Red & Black…Talk About Talking

Tina “Red” Pennington and Mandy “Black” Williams are not only sisters, but also the co-authors of the book, “What I Learned About Life When My Husband Got Fired!” Their captivating and insightful book explores a myriad of subjects including relationships, financial literacy, values, priorities and much more, employing a unique blend of emails, instant messages, and telephone conversations to share their experiences. They contribute a monthly column to The Jewish Herald-Voice, and their latest piece struck a chord with us. Hence, we sought their permission to reprint it here for our readers.

Red: So, what’s the topic for our discussion this month?

Black: Why don’t we discuss the art of talking?

Red: Given my natural inclination to chatter, I feel more than capable to tackle this subject.

Black: I had in mind a more nuanced conversation. I think that there’s a difference between merely ‘talking’ and ‘communicating.’

Red: It’s a shame we can’t rehash our presentation on relationships and finances, which we gave at Holman Street Baptist Church during Houston Money Week. The focus was more on communication than money.

Black: Agreed. While many arguments and most divorces seem to hinge on money issues, I think the ‘subject matter’ is often a mask for the real problems, unrealistic expectations, and lack of communication.

Red: I concur. Interestingly though, around the time we delivered that presentation, you and your ‘significant other’ had barely exchanged a word for nearly a month.

Black: That’s precisely why we began with the disclaimer stating, ‘we are not experts.’ But does my personal situation undermine the validity of our discussion?

Red: Absolutely not. Our stories are built upon lessons we’ve learned, often the hard way through mistakes. For instance, it was only when Nick was fired, after almost 15 years of marriage, that I truly grasped the importance of communication.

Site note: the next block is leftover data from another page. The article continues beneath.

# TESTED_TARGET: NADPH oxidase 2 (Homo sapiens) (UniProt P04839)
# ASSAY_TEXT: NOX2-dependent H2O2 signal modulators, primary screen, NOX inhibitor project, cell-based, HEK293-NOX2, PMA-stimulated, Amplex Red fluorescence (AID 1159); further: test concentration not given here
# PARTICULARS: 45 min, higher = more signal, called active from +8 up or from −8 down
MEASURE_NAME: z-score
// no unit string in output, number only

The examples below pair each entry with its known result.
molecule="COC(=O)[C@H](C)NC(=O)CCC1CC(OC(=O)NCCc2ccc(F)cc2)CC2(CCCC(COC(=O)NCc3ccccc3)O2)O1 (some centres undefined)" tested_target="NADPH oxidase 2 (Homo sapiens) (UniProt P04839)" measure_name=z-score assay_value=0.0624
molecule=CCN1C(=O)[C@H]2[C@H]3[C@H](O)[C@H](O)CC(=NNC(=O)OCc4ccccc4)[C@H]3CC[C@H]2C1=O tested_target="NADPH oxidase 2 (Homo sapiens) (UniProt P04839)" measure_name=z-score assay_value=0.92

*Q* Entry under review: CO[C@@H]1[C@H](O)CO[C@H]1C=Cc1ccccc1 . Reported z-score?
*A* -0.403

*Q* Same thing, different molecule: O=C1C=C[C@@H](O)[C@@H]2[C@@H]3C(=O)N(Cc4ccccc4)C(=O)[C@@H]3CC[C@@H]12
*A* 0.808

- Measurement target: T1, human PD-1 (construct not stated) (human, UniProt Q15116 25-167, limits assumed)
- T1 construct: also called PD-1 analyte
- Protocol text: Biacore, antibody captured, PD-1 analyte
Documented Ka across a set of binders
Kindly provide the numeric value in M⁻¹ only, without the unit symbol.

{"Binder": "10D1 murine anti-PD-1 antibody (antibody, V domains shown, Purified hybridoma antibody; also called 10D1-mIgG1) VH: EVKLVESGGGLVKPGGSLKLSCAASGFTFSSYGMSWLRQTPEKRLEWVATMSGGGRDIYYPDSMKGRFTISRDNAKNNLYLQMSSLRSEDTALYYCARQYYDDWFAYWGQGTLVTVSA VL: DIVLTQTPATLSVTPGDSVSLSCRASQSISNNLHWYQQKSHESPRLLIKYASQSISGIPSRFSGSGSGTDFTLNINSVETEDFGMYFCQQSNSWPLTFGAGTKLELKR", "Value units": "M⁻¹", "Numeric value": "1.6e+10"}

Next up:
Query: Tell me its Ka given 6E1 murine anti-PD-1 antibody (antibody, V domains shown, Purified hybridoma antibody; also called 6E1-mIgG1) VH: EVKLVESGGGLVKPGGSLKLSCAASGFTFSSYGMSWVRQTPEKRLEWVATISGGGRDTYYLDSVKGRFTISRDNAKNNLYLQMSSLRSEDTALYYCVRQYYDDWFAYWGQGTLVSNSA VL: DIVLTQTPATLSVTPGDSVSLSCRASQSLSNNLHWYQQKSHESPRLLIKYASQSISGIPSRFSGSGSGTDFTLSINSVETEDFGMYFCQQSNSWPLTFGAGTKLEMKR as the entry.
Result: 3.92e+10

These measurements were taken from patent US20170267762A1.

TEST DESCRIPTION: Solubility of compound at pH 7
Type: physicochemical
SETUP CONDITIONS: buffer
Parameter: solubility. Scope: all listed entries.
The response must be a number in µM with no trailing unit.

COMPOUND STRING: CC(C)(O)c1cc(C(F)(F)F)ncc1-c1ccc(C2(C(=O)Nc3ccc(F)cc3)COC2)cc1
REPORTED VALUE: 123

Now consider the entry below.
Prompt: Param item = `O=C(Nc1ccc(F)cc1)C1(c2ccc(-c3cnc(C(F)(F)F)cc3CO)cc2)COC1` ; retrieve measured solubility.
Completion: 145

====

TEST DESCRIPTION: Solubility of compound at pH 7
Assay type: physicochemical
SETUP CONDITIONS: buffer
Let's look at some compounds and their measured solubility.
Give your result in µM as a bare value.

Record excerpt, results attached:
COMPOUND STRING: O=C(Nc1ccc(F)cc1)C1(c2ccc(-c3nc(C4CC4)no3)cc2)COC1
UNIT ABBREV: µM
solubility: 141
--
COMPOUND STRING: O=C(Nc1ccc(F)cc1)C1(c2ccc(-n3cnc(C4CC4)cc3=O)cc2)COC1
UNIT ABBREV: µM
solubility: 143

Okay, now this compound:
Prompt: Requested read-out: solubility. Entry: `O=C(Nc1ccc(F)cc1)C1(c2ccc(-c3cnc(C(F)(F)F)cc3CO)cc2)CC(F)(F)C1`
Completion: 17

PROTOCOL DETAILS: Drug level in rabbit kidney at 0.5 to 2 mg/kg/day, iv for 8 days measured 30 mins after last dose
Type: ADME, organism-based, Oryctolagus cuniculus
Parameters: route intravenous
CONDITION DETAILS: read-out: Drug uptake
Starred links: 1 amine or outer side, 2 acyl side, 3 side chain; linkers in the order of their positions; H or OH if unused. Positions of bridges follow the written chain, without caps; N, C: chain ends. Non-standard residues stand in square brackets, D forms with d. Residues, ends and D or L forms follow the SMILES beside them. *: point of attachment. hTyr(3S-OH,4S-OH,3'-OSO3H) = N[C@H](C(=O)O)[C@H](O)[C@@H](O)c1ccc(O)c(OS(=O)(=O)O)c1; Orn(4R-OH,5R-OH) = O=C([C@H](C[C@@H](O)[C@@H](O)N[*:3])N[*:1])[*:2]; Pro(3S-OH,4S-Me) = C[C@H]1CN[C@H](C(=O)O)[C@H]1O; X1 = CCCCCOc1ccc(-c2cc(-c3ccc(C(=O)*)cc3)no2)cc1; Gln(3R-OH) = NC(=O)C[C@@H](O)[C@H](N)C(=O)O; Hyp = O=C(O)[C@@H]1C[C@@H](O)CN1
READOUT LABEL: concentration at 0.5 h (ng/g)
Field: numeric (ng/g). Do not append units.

Black: Maybe it would’ve helped if you’d been more socially active before settling down.

Red: I don’t think it would’ve made any significant difference. Growing up, I was conditioned to avoid conflicts and stick to ‘safe’ topics. You, on the other hand, have a knack for stirring things up. Sometimes, I suspect you actually enjoy arguments.

Black: I don’t necessarily enjoy arguing, but it seems inevitable at times. When you attempt to understand someone else’s viewpoints and perspectives by asking questions, they often become defensive. When you further try to clarify your feelings, or explain why you asked a specific question or reacted a certain way, they are usually too focused on their ‘rebuttal’ to actually listen. Before you know it, you’re in the middle of an argument.

Red: Not all of us have your pragmatic approach to issues, which is probably why your ex-husband labeled you a ‘debate queen.’ Your rapid information processing can make it appear as if you’re not paying attention. Believe me, as your sister, I know what a ‘conversation’ with you can feel like – downright exhausting!

Black: Why so?

Red: You never take anything at face value. You’re always questioning, always presenting alternate points of view. You’re the ultimate ‘devil’s advocate.’

Black: What’s wrong with that? How else would I know your thoughts? Or is it that you’re uncomfortable being forced to think?

Red: Thank you for proving my point. I’ve realized that for you, this is just a sport. It took me years to learn not to take it personally.

Black: Think of it as a part of our heritage.

Red: I’m not sure about YOUR heritage, but I’ve always been the one avoiding arguments.